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Watchdog claims patients too frightened to complain of poor care


Patients who suffer poor care in hospitals are being failed by a “toxic cocktail” within the health service, according to the NHS Ombudsman.

Dame Julie Mellor told The Daily Telegraph that patients were often too frightened to complain in case they received even worse treatment, while those who did met “a culture of defensiveness” from staff.

Dame Julie is calling for changes so that more concerns are acted on promptly, and action is taken before care is jeopardised, the newspaper said.

These would include access to a free patients’ advice service 24 hours a day, and for each patient to be given the name of a senior person - usually the ward sister - as the first contact for concerns.

These have been submitted to an independent review of hospital complaints by Ann Clwyd, a Labour MP who protested about the care her late husband received while he was in hospital last year. The report is due next month, the newspaper said.

Dame Julie said that research carried out by the Ombudsman had found that the NHS culture meant too often that those who suffered harm were denied a simple apology.

She said: “What we found was that there is a toxic cocktail - patients felt reluctant to complain, because they can fear it will affect the care they get - and that if they do, they are met with a culture of defensiveness, where they don’t get the explanations they need, and the opportunity is lost to learn really powerful insights, which could improve the NHS.”

Research has found that more than half of those who consider complaining about the NHS do not do so, with many put off because they expect the process to be bureaucratic, while others believe it will make no difference, the newspaper said.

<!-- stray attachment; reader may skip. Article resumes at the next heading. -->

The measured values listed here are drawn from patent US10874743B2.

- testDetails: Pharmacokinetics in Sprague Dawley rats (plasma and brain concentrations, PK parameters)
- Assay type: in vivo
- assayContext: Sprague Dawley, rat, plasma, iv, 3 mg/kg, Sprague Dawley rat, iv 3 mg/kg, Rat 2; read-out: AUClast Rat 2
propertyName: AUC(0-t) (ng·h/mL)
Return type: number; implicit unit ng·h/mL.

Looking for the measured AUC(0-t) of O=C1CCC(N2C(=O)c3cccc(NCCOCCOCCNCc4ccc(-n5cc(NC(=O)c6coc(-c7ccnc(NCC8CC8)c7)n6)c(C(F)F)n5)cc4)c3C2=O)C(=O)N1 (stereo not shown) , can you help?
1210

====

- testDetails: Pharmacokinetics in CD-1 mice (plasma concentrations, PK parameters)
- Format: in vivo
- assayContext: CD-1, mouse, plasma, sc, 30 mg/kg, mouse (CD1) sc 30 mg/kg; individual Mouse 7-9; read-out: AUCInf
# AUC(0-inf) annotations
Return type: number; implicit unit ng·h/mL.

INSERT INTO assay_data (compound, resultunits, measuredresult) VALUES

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Readers' comments (6)

  • Sadly I think this can be true in a minority of circumstances. I have seen Nurses be spiteful to patients who have complained, and in fact I experienced it myself as a patient.

    I do however always encourage patients to complain if they have not been happy with their treatment because ultimately someone has to investigate and answer that complaint.

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  • Charlotte Peters Rock

    Ralph Winstanley suffered care so rotten hat it deliberately killed him, when official documents clearly show that he had not been dying. The covering up which took place in Doncaster, and then regionally, and then nationally was immense.

    And it was all achieved on our public money. It really is time to bring those who pervert our National Health Service to justice, especially those at the top end of the NHS and Police, including those who work in our overseeing agencies.

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  • Sadly, what Dame Julie Mellor says is correct. I have met several several patients who said that they did not complain in case they got worse treatment in future.
    However, the changes that Dame Julie is calling for will not work.
    We have to look at the root cause. The NHS is not a Learning Organization. Courageous staff who raise genuine concern about under-staffing and unsafe care are regularly hounded out of their jobs. Those who abuse and neglect their patients are rewarded by NHS managers who are more interested in hitting their target.
    So called unions are more than happy to collude in all this.
    Visit to find out just how bad the situation is and how it can be put right.
    Kathleen White (Edinburgh)

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  • Charlotte Peters Rock | 13-Aug-2013 2:39 pm

    Stop blaming the NHS because of a family feud over inheritance.

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  • I'm going to tread very carefully with this comment.
    As a nurse I work as hard as possible to ensure all patients get the care they need and more often than not expect. But over the years I've subjectively observed that the patients who do not complain are the ones you need to ask after most.
    I love it when a patient has a voice. Some of them are getting better, job well done.
    It's the quiet people that need to be asked gently about their care.

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  • Years ago I was a nurse and I reported a colleague for awful care that was being given to several patients. my career crashed in to the ground because of it. I was telling the story to a current nurse who said based upon her experiences over the last few years nothing had changed. So if nurses are too scared to report bad care how can one expect a patient to?

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